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Although a considerable number of article on cognitive function in maintenance HD patients have been published, little data are available about relationship between blood pressure and cognitive function. HD-associated hypotension is one of the main complications of HD and HD-associated hypotension increases mortality in this population of patients. The aim of the present study was to analyze the relationships between blood pressure before, during and after HD and cognitive performance.

Design and method:

Forty nine medically stable patients (aged 61.40 ± 10.84 years) on maintenance HD (3.80 ± 2.82 years) were investigated. Assessment of cognitive functions was performed by Trail Making Test-form A (TMT A) and Test of convergent thinking from the Complex Reactiometer Drenovac (CRD-series) system one hour before and one hour after the same HD session. Results of the cognitive abilities were given as total time of test solving in seconds. The systolic and diastolic blood pressure were measured on the beginning and at the end of HD. Data of hypotensive episodes (RR < 110/60 mmHg with symptoms and stuff interventions) were assessed from patients’ records 3 months retrospectively from the cognitive testing period (36 HD sessions/subject were assessed).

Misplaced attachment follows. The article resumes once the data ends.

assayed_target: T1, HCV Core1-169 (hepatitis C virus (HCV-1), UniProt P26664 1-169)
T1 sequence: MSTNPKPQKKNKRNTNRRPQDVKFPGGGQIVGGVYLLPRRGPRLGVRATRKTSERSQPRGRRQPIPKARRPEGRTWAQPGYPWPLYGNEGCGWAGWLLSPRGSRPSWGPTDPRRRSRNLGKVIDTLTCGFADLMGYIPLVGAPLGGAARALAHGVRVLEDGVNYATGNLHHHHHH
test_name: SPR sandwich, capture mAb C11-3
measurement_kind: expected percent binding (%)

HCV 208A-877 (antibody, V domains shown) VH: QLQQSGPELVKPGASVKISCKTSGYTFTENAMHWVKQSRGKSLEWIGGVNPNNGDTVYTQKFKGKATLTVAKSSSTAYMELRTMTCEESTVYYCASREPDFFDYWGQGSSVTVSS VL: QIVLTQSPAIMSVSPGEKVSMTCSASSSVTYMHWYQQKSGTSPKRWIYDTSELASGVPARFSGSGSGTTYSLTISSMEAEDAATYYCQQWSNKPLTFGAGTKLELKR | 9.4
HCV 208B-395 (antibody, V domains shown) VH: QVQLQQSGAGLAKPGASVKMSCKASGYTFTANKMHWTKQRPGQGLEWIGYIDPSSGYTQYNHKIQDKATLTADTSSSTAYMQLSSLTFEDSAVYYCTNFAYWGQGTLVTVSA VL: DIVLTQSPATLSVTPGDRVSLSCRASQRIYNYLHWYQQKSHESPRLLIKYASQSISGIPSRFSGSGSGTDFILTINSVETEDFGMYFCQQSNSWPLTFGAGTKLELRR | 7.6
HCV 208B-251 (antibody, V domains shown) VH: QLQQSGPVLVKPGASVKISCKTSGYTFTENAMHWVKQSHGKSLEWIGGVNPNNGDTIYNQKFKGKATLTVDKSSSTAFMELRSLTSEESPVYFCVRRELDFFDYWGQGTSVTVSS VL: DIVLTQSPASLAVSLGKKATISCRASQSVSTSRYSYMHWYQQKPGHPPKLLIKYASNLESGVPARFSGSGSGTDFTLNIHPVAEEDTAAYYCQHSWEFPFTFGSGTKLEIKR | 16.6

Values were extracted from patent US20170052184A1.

Statistically significant correlation between numbers of hypotensive episodes during past three months prior study with total time needed to solve convergent thinking test after HD was found (r = 0.427, p = 0.002). The results showed that HD patients who have a larger number of hypotensive episodes during HD procedure needed more time (performed worse) to solve convergent thinking test. Therefore, statistically significant negative correlations between diastolic blood pressure at the end of the HD and total time in solving test of convergent thinking and total time in solving TMT-A test at the end of the HD were found (r = −0.263, p = 0.044), (r = −0.244, p = 0.044), respectively. Those patients with lower diastolic blood pressure after HD needed more time (performed worse) on cognitive tests.


These results suggest that intradialytic hypotension may affect cognitive functions in maintenance HD patients. A further study is necessary to determine whether preventing HD-associated hypotension will improve cognitive performance in HD patients.

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